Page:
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Busch: Everyone Working Together?

Tuesday, 10 Feb 2009 | 10:34 AM ET

President Barack Obama went on the PR offensive against the members of Congress that are not supporting the stimulus package.

Appearing in his first prime time press conference, the President stated that, "And if there's anyone out there who still doesn't believe this constitutes a full-blown crisis, I suggest speaking to one of the millions of Americans whose lives have been turned upside-down because they don't know where their next paycheck is coming from."

Clearly, Obama was taking umbrage with comments over the weekend by Republican Alabama Senator Richard Shelby who said the stimulus plan was a "financial disaster."

The President kept up the harsh tone by saying, "Now, my administration inherited a deficit of over $1 trillion, but because we also inherited the most profound economic emergency since the Great Depression, doing little or nothing at all will result in even greater deficits, even greater job loss, even greater loss of income, and even greater loss of confidence. Those are deficits that could turn a crisis into a catastrophe, and I refuse to let that happen."

Lastly, he had this to say for where the blame should lay for the crisis. "What got us into this mess initially were banks taking exorbitant, wild risks with other people's monies based on shaky assets and because of the enormous leverage, where they had $1 worth of assets and they were betting $30 on that $1, what we had was a crisis in the financial system."

Couple with his speech earlier in the day from Elkhart, Indiana, the President pressed his case to get the Senate to bring their version of the stimulus plan to a vote and pass it. Last night on a procedural vote, the Senate passed a resolution to cut off debate by 61-36 with only 3 Republican Senators voting for it. Susan Collins, Olympia Snowe, and Arlen Specter gave the Democrats the victory and the stimulus bill is expected to pass today. The goal is for House and Senate conferees to come to an agreement and have a compromise bill on the President's desk for signing on (drum roll please) Presidents Day.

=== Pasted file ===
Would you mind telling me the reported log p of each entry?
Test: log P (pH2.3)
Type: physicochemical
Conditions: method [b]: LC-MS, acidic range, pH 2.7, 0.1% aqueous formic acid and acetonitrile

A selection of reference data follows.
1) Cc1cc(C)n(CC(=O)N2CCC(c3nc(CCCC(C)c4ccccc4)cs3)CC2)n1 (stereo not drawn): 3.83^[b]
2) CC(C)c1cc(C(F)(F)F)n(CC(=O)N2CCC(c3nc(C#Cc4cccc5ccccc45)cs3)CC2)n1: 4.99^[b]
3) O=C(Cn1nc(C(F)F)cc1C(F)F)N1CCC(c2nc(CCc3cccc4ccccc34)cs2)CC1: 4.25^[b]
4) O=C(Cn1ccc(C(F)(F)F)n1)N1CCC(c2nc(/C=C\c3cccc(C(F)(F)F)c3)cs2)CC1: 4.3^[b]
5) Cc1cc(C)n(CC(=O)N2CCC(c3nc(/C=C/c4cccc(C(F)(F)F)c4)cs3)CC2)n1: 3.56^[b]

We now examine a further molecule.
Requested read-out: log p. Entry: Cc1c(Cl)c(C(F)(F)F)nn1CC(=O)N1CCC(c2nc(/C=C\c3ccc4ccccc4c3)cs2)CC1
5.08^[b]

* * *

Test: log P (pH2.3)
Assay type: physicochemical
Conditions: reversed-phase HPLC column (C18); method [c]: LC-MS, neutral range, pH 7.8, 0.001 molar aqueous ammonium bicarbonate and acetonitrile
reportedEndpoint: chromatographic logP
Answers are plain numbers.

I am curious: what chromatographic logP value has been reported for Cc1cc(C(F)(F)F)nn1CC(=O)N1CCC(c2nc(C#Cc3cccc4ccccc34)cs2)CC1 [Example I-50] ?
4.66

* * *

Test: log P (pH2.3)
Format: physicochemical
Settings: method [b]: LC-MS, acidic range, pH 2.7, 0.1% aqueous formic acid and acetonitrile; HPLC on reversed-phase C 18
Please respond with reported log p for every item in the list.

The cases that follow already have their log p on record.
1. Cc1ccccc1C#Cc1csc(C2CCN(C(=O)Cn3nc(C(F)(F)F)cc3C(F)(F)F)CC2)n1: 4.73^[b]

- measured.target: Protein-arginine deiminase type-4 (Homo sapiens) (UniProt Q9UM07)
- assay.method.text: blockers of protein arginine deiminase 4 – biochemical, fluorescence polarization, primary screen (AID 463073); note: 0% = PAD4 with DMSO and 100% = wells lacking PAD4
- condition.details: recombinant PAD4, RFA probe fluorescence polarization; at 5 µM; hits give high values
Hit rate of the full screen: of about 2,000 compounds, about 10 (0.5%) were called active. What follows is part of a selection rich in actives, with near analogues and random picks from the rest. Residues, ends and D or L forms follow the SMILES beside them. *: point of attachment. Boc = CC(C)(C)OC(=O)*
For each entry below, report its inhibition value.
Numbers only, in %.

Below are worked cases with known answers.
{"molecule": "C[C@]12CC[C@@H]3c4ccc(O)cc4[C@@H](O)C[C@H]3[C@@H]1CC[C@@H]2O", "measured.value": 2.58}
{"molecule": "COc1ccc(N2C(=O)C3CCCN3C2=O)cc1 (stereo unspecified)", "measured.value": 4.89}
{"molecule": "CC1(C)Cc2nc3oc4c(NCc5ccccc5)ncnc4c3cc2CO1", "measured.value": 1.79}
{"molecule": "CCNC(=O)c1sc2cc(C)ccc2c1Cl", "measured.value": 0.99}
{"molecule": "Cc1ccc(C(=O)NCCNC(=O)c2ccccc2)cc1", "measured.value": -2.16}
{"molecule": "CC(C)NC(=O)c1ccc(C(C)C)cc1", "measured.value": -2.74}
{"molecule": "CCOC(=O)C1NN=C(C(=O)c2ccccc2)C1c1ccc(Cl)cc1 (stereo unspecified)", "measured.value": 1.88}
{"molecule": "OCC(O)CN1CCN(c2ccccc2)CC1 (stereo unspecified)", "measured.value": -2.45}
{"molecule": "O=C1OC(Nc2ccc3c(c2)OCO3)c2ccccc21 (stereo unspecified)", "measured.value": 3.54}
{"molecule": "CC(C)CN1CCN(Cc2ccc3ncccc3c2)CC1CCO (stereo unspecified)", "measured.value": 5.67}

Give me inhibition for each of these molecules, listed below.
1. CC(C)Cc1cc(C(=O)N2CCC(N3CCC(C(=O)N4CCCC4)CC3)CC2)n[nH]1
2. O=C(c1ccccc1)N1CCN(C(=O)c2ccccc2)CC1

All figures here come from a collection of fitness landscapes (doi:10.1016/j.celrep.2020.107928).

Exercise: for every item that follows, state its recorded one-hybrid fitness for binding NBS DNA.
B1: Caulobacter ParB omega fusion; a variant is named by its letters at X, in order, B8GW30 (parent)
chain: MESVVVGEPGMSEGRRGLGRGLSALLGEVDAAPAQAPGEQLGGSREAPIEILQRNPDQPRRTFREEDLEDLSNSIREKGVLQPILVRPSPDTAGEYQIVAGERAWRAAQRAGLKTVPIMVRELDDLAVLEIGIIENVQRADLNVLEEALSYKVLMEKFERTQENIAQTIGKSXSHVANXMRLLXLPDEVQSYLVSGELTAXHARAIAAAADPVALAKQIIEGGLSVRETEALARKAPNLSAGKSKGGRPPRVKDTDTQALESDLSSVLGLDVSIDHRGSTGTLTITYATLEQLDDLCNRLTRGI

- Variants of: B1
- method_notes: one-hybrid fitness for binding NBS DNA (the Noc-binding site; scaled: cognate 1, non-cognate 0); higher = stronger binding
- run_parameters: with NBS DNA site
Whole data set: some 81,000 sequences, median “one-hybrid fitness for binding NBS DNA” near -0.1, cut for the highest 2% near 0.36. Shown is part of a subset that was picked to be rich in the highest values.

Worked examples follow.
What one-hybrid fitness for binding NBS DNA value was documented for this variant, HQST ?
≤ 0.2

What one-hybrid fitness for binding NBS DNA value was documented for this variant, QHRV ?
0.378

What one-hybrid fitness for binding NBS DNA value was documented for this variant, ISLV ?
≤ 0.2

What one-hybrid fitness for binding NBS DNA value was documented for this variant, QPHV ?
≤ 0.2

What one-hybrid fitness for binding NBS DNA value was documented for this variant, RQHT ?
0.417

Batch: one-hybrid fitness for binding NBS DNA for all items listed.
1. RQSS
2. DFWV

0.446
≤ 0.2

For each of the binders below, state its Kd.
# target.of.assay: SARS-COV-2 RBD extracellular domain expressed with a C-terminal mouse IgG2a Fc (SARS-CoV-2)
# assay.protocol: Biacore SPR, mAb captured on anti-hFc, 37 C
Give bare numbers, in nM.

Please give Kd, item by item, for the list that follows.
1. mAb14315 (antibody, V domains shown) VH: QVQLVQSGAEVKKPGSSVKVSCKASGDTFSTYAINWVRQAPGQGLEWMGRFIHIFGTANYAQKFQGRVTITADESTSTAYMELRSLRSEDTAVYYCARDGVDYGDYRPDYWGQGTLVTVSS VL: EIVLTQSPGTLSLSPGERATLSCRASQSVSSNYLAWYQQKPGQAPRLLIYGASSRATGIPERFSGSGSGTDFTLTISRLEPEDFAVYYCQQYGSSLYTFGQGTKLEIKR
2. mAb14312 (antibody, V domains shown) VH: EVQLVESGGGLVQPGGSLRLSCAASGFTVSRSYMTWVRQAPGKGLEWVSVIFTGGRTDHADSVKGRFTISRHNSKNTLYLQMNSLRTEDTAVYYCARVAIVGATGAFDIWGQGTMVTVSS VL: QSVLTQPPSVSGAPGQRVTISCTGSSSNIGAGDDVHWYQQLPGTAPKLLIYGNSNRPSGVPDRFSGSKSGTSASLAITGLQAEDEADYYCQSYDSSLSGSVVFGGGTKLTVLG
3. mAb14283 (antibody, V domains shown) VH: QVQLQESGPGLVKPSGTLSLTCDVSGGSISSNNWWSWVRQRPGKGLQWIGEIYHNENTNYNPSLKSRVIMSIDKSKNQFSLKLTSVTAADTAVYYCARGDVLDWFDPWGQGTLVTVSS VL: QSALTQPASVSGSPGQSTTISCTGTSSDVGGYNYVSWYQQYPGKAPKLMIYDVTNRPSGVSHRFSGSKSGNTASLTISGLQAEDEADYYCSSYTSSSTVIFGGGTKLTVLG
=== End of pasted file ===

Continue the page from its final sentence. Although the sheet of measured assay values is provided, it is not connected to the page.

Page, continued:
As I've been writing for some time, this is a short term positive long term negative for the economy.

However, the negative component rests with whether you believe the US government will address the massive hole in their finances or not. The President rightfully pointed out that he inherited a $1.2 trillion deficit and an economy in severe recession. And as he says, this bill is not perfect. These are true, but there are things that can be done to assure the markets and our kids that the government will do everything they can to correct the massive amount of debt that will be issued to pull us out of the crisis. Unfortunately, there was no discussion of "sunset" provisions in last night's press conference.

For the markets, the bond market is already extremely nervous over the issuance that is coming over the next two weeks. This week has $67 billion alone in auctions with $32 billion in 3yr notes on Feb 10, $21 billion in 10yr notes Feb 11, $14 billion in 30yr bonds Feb 12. Here's what the future looks like for Treasury borrowing needs: Q1 $493 billion and Q2 $165 billion. Already, the US 10 yr note yield has risen 100 basis points from the low in December.

What will help will be the US Federal Reserve buying the long end of the US Treasury market to keep rates from moving higher. Last night, Dallas Federal Reserve President Richard Fisher said, "The Federal Reserve must, of course, be very careful to avoid the perception that it is monetizing the explosion of fiscal deficits, as this would undermine confidence in our independence and raise serious doubts about our long-term commitment to price stability. This does not mean, however, that we should refrain from buying Treasuries in this time of crisis."

So we have a President warning the markets about dire consequences with no action on the stimulus plan. We have the Federal Reserve indicating they will help keep a cap on interest rates to ensure the massive debt generated by the stimulus & bank rescue plans don't force interest rates higher. In the short term, all is good. In the medium term, money supply will jump and put pressure on the US dollar. And someone has to find a way to pay for all this spending.

I guess the only sunset you can count on will be on the Bush tax cuts.

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Andrew Busch

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